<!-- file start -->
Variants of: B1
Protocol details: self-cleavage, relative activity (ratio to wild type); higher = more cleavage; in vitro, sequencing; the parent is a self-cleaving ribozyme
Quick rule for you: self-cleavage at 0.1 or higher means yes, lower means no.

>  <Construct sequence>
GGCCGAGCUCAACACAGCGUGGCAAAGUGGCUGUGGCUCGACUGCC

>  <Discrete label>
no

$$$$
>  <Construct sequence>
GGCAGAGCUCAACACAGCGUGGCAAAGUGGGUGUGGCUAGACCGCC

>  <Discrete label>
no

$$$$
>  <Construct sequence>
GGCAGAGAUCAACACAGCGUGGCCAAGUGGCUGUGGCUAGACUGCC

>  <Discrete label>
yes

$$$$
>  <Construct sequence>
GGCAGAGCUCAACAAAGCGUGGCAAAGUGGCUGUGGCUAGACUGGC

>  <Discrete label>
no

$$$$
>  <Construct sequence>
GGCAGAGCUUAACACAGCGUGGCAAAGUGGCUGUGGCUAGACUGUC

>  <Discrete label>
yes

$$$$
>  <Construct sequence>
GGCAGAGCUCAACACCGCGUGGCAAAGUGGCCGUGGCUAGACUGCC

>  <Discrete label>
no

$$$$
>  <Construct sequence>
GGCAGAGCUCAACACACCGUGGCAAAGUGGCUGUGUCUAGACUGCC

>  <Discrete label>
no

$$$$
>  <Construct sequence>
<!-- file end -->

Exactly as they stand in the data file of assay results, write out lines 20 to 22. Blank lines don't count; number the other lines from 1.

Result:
GGCAGAGCUCAACAAAGCGUGGCAAAGUGGCUGUGGCUAGACUGGC

>  <Discrete label>
no